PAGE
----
Life looks a little different out there for us travelers these days. But, the world is slowly coming back to life. We’ve asked some of our Greenheart Travel participants to tell us what it’s like for them. Here’s a post from Shannon who is on our Teach Abroad in Thailand program.
Initially traveling during the pandemic was quite stressful and tedious. A lot of paperwork and tests were required to enter Thailand, BUT once you get all of that done it is completely smooth sailing. There’s a lot more “boxes to check” than pre-COVID travel, but luckily restrictions and red tape are lightening up here in Thailand. The pandemic affects my daily life here in the sense that mask wearing is quite strict, at least in my town of Ratchaburi. My school was online all semester (except 1 week) due to COVID. Many places are still shut down and events are very few and far between, but as aforementioned, things are generally getting better by the week!
My mornings usually start off with some fresh fruit (provided by the “fruit lady” with a cart down the street from me… absolute perfection!), a muffin/croissant, and a nice big cup of tea or coffee. Lunch and dinner rally between homemade soup of mine or Thai/Japanese food from the local restaurants. I absolutely LOVE my town! The placement team did a perfect job at placing me in a city that aligns with my likes and preferences. I am in a town that is roughly 2 hours west of Bangkok; it is the perfect confluence of “true Thai” culture and living, along with some pockets of Western influence. A big river runs through the city and there are plenty of markets in town, which I absolutely love. Drive 15-20 minutes and you find yourself surrounded by coconut tree farms which are insanely magical. Keep driving and you are bound to hit a traditional Thai river market (people on river boats selling food and trinkets like they did way back when). My city also has a national park which consists of gorgeous limestone mountains. I am thankful I was placed here!
I teach English to M 1- M3 levels, which is the equivalent to 7th-9th graders. Most Americans gasp when I tell them I teach roughly middle school-aged kids, but they are truly great! This was my first semester and we were basically virtual the whole semester, so that made it difficult to get as creative and interactive as I had initially anticipated. Nonetheless, I still really enjoyed my teaching experience and am looking forward to next semester!
One thing I really love and appreciate about Thailand is how much it’s simplified and slowed my life, in a good way. Thai life is much slower and lax than our frenetic, intensely punctual Western lives. With that comes proud and challenging moments. Some of the harder things I have to deal with daily is the language barrier–most people here cannot speak English and my Thai is still very minimal, so I constantly find myself playing charades to communicate! It is stretching me in many good ways, but there are moments when it can be tough and tiresome. Some proud moments have been building up my “I can do it” muscles–I have gained so much confidence in myself for navigating a foreign country with language differences all by myself. It has taught me I am SO capable of many various things, and to me, that is an invaluable thing to learn and gain.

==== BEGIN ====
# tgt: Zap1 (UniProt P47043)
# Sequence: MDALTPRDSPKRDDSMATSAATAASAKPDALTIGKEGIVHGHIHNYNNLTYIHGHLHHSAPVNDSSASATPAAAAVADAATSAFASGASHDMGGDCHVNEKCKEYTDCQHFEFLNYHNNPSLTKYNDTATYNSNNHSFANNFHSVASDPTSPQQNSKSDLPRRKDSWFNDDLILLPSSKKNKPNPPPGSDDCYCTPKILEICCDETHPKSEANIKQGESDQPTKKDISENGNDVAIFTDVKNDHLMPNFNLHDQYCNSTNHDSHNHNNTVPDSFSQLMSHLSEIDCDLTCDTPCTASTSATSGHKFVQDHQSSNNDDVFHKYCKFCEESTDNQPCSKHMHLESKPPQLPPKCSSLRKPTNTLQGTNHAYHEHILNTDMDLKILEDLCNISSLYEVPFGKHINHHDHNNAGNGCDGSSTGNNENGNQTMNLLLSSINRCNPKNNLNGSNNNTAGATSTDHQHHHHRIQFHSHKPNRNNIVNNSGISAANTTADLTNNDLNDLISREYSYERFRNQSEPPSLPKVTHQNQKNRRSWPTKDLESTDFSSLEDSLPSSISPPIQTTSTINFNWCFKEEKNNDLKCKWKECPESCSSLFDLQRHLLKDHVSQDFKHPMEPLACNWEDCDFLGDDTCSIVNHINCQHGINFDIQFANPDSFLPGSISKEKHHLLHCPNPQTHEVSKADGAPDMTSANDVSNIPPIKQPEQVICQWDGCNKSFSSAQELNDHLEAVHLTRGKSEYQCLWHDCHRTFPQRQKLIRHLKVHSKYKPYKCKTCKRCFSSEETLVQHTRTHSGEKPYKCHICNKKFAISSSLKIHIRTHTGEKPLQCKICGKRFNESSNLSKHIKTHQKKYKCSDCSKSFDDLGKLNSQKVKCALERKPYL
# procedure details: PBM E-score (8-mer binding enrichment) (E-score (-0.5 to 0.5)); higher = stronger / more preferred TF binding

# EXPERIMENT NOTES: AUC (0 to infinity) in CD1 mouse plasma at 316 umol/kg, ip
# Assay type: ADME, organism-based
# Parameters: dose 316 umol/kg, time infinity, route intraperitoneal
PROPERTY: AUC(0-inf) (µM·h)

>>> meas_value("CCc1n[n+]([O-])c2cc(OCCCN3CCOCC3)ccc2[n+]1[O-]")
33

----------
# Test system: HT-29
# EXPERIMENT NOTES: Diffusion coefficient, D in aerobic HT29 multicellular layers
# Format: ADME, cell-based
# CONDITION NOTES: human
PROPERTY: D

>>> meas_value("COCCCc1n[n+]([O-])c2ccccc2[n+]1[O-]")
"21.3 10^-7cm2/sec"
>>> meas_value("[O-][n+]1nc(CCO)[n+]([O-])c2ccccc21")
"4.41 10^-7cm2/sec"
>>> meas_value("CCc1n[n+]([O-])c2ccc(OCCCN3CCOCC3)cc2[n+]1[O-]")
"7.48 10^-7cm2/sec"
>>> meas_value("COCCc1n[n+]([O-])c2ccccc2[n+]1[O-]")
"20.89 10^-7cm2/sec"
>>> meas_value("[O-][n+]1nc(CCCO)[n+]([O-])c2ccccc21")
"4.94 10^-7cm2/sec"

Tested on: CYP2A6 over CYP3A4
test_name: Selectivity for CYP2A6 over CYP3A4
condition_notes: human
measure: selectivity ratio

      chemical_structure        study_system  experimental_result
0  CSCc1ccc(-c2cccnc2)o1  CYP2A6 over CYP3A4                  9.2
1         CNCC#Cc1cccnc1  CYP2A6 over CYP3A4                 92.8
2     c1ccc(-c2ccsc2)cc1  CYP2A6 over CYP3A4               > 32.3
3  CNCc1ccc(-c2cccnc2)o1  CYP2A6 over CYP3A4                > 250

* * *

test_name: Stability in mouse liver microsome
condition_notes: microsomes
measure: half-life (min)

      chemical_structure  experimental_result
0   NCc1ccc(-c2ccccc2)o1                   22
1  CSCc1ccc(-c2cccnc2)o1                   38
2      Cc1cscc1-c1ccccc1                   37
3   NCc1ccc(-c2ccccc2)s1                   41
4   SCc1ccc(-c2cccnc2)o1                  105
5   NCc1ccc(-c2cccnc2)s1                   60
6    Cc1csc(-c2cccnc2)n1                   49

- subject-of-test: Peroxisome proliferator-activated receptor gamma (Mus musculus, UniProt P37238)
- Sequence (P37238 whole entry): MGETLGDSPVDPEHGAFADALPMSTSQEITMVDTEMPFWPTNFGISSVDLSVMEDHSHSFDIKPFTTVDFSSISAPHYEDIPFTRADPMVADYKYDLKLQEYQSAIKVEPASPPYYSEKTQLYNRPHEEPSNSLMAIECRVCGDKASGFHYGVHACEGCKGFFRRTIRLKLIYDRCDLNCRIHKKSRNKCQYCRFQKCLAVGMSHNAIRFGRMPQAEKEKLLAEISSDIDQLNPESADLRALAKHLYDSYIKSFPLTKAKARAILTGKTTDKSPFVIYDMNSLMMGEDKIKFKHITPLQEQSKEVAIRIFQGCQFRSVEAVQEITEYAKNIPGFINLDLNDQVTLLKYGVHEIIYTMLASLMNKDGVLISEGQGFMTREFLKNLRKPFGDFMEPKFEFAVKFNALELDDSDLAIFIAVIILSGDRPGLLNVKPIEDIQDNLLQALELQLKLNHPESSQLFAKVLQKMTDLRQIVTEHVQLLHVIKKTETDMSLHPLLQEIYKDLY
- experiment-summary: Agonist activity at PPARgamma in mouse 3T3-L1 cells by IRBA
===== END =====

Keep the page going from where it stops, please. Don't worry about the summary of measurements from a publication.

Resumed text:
Shocking or different things about Thai culture entail the lack of punctuality (haha!) For example, the train will come AT LEAST 10 minutes late, or not at all. That takes some getting used to! Also, seeing dogs and chickens roam around under your feet while you eat at an outside “cart restaurant” can be pretty jarring at first, but then becomes part of the norm.
As simple as it may sound, I so appreciate looking out my apartment window as the sun is setting and admiring the Thai rooftops, laundry hanging from my balcony, and the beautiful Thai sunsets. Those moments bring so much peace and are sweet reminders that my life here in Thailand is a great one.
Some of the best days of my life have been driving around the outskirts of my town in the middle of coconut tree farms– you are just engulfed by gargantuan palm trees that are vivid green, and peppered in between are twinkling, intricate temples … it’ simple but radically special.
I am hoping to visit more of the islands such as Phi Phi and Krabi… that’s next on the list!
Thank you Shannon for sharing your Teach Abroad Thailand experience.
If you are interested in Teaching English abroad, please visit Greenheart Travel to see all of our awesome programs. And to learn more about Teach Abroad Thailand, click here!